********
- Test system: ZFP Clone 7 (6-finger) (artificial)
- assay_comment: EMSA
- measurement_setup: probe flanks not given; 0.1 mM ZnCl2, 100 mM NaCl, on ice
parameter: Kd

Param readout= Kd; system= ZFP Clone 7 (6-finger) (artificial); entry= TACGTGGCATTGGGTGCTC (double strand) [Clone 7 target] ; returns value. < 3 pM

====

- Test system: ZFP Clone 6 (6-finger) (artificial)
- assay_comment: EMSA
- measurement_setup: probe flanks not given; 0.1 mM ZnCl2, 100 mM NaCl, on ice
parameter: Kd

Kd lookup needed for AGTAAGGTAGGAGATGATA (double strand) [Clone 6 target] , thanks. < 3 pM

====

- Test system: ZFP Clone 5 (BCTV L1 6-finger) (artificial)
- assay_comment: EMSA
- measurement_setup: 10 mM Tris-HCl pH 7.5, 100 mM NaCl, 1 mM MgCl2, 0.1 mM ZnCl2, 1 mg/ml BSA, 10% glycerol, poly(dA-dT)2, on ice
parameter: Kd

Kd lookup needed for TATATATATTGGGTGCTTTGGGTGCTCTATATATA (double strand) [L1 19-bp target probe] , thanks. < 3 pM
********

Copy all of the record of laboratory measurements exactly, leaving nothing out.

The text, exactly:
- Test system: ZFP Clone 7 (6-finger) (artificial)
- assay_comment: EMSA
- measurement_setup: probe flanks not given; 0.1 mM ZnCl2, 100 mM NaCl, on ice
parameter: Kd

Param readout= Kd; system= ZFP Clone 7 (6-finger) (artificial); entry= TACGTGGCATTGGGTGCTC (double strand) [Clone 7 target] ; returns value. < 3 pM

====

- Test system: ZFP Clone 6 (6-finger) (artificial)
- assay_comment: EMSA
- measurement_setup: probe flanks not given; 0.1 mM ZnCl2, 100 mM NaCl, on ice
parameter: Kd

Kd lookup needed for AGTAAGGTAGGAGATGATA (double strand) [Clone 6 target] , thanks. < 3 pM

====

- Test system: ZFP Clone 5 (BCTV L1 6-finger) (artificial)
- assay_comment: EMSA
- measurement_setup: 10 mM Tris-HCl pH 7.5, 100 mM NaCl, 1 mM MgCl2, 0.1 mM ZnCl2, 1 mg/ml BSA, 10% glycerol, poly(dA-dT)2, on ice
parameter: Kd

Kd lookup needed for TATATATATTGGGTGCTTTGGGTGCTCTATATATA (double strand) [L1 19-bp target probe] , thanks. < 3 pM